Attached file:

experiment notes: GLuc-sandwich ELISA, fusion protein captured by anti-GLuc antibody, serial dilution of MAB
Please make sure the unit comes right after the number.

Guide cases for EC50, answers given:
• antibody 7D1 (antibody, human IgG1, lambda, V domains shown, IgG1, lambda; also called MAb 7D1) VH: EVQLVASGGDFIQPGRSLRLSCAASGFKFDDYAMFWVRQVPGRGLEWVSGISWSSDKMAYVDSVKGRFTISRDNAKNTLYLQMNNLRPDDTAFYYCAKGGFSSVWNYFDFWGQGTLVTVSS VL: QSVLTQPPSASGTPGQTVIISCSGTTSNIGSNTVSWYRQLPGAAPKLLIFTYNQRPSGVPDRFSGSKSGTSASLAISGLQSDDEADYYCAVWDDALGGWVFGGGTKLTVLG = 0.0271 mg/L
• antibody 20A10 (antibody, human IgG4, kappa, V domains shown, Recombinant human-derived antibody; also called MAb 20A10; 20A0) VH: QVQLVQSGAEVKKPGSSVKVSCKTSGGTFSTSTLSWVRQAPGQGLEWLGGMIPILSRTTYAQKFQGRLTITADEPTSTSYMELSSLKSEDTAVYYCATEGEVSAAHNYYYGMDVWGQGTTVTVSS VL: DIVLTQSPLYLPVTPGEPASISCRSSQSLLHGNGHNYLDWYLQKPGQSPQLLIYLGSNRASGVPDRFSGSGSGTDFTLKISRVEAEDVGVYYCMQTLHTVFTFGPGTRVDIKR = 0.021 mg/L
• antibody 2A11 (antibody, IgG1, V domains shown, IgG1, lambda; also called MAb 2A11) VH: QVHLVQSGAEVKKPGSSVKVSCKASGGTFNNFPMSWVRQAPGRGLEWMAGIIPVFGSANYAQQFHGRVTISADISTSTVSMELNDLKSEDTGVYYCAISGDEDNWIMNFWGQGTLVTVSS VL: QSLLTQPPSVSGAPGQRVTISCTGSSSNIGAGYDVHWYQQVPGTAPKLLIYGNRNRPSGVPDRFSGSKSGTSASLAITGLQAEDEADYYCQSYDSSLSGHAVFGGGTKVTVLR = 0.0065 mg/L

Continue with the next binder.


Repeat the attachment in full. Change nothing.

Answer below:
experiment notes: GLuc-sandwich ELISA, fusion protein captured by anti-GLuc antibody, serial dilution of MAB
Please make sure the unit comes right after the number.

Guide cases for EC50, answers given:
• antibody 7D1 (antibody, human IgG1, lambda, V domains shown, IgG1, lambda; also called MAb 7D1) VH: EVQLVASGGDFIQPGRSLRLSCAASGFKFDDYAMFWVRQVPGRGLEWVSGISWSSDKMAYVDSVKGRFTISRDNAKNTLYLQMNNLRPDDTAFYYCAKGGFSSVWNYFDFWGQGTLVTVSS VL: QSVLTQPPSASGTPGQTVIISCSGTTSNIGSNTVSWYRQLPGAAPKLLIFTYNQRPSGVPDRFSGSKSGTSASLAISGLQSDDEADYYCAVWDDALGGWVFGGGTKLTVLG = 0.0271 mg/L
• antibody 20A10 (antibody, human IgG4, kappa, V domains shown, Recombinant human-derived antibody; also called MAb 20A10; 20A0) VH: QVQLVQSGAEVKKPGSSVKVSCKTSGGTFSTSTLSWVRQAPGQGLEWLGGMIPILSRTTYAQKFQGRLTITADEPTSTSYMELSSLKSEDTAVYYCATEGEVSAAHNYYYGMDVWGQGTTVTVSS VL: DIVLTQSPLYLPVTPGEPASISCRSSQSLLHGNGHNYLDWYLQKPGQSPQLLIYLGSNRASGVPDRFSGSGSGTDFTLKISRVEAEDVGVYYCMQTLHTVFTFGPGTRVDIKR = 0.021 mg/L
• antibody 2A11 (antibody, IgG1, V domains shown, IgG1, lambda; also called MAb 2A11) VH: QVHLVQSGAEVKKPGSSVKVSCKASGGTFNNFPMSWVRQAPGRGLEWMAGIIPVFGSANYAQQFHGRVTISADISTSTVSMELNDLKSEDTGVYYCAISGDEDNWIMNFWGQGTLVTVSS VL: QSLLTQPPSVSGAPGQRVTISCTGSSSNIGAGYDVHWYQQVPGTAPKLLIYGNRNRPSGVPDRFSGSKSGTSASLAITGLQAEDEADYYCQSYDSSLSGHAVFGGGTKVTVLR = 0.0065 mg/L

Continue with the next binder.